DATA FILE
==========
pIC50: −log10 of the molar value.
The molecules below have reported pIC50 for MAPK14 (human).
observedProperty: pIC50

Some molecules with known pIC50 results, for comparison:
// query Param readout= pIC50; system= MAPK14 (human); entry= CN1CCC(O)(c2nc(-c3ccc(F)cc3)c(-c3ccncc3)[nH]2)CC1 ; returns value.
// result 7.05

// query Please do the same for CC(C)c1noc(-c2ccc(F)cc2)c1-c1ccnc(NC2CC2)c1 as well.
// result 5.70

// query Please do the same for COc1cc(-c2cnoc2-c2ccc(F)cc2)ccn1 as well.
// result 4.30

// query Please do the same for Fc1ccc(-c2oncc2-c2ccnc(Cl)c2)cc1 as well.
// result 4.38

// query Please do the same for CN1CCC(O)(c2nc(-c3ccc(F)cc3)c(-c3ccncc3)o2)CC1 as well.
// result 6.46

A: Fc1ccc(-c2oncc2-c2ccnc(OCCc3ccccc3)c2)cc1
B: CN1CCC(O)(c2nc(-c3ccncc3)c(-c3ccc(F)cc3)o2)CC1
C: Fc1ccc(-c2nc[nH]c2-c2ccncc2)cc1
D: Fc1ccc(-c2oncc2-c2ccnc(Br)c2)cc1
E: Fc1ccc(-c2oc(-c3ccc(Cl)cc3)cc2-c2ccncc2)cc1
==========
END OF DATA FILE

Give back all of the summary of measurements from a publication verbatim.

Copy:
pIC50: −log10 of the molar value.
The molecules below have reported pIC50 for MAPK14 (human).
observedProperty: pIC50

Some molecules with known pIC50 results, for comparison:
// query Param readout= pIC50; system= MAPK14 (human); entry= CN1CCC(O)(c2nc(-c3ccc(F)cc3)c(-c3ccncc3)[nH]2)CC1 ; returns value.
// result 7.05

// query Please do the same for CC(C)c1noc(-c2ccc(F)cc2)c1-c1ccnc(NC2CC2)c1 as well.
// result 5.70

// query Please do the same for COc1cc(-c2cnoc2-c2ccc(F)cc2)ccn1 as well.
// result 4.30

// query Please do the same for Fc1ccc(-c2oncc2-c2ccnc(Cl)c2)cc1 as well.
// result 4.38

// query Please do the same for CN1CCC(O)(c2nc(-c3ccc(F)cc3)c(-c3ccncc3)o2)CC1 as well.
// result 6.46

A: Fc1ccc(-c2oncc2-c2ccnc(OCCc3ccccc3)c2)cc1
B: CN1CCC(O)(c2nc(-c3ccncc3)c(-c3ccc(F)cc3)o2)CC1
C: Fc1ccc(-c2nc[nH]c2-c2ccncc2)cc1
D: Fc1ccc(-c2oncc2-c2ccnc(Br)c2)cc1
E: Fc1ccc(-c2oc(-c3ccc(Cl)cc3)cc2-c2ccncc2)cc1